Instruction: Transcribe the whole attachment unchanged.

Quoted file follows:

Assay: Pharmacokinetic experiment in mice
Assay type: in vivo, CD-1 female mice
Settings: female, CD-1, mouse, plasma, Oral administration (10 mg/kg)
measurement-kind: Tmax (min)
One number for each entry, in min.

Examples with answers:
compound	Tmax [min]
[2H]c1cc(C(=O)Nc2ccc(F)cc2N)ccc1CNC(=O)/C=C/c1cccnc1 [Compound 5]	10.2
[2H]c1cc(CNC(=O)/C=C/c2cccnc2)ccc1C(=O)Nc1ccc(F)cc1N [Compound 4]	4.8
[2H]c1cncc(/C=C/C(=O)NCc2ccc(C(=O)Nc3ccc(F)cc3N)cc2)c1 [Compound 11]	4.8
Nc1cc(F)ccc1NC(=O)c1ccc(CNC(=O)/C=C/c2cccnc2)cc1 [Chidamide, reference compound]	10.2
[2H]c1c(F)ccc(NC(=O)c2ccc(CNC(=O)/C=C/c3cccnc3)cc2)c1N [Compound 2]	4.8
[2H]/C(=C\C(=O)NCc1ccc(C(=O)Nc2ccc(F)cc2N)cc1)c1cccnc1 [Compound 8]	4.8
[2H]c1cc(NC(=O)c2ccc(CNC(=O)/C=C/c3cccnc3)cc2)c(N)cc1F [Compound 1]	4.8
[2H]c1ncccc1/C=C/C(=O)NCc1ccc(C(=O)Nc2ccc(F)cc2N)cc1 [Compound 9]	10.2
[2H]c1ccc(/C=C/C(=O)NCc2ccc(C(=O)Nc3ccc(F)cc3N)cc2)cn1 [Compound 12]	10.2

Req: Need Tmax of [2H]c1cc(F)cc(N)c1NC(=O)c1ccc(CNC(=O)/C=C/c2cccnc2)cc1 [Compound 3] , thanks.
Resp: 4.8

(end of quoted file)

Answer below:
Assay: Pharmacokinetic experiment in mice
Assay type: in vivo, CD-1 female mice
Settings: female, CD-1, mouse, plasma, Oral administration (10 mg/kg)
measurement-kind: Tmax (min)
One number for each entry, in min.

Examples with answers:
compound	Tmax [min]
[2H]c1cc(C(=O)Nc2ccc(F)cc2N)ccc1CNC(=O)/C=C/c1cccnc1 [Compound 5]	10.2
[2H]c1cc(CNC(=O)/C=C/c2cccnc2)ccc1C(=O)Nc1ccc(F)cc1N [Compound 4]	4.8
[2H]c1cncc(/C=C/C(=O)NCc2ccc(C(=O)Nc3ccc(F)cc3N)cc2)c1 [Compound 11]	4.8
Nc1cc(F)ccc1NC(=O)c1ccc(CNC(=O)/C=C/c2cccnc2)cc1 [Chidamide, reference compound]	10.2
[2H]c1c(F)ccc(NC(=O)c2ccc(CNC(=O)/C=C/c3cccnc3)cc2)c1N [Compound 2]	4.8
[2H]/C(=C\C(=O)NCc1ccc(C(=O)Nc2ccc(F)cc2N)cc1)c1cccnc1 [Compound 8]	4.8
[2H]c1cc(NC(=O)c2ccc(CNC(=O)/C=C/c3cccnc3)cc2)c(N)cc1F [Compound 1]	4.8
[2H]c1ncccc1/C=C/C(=O)NCc1ccc(C(=O)Nc2ccc(F)cc2N)cc1 [Compound 9]	10.2
[2H]c1ccc(/C=C/C(=O)NCc2ccc(C(=O)Nc3ccc(F)cc3N)cc2)cn1 [Compound 12]	10.2

Req: Need Tmax of [2H]c1cc(F)cc(N)c1NC(=O)c1ccc(CNC(=O)/C=C/c2cccnc2)cc1 [Compound 3] , thanks.
Resp: 4.8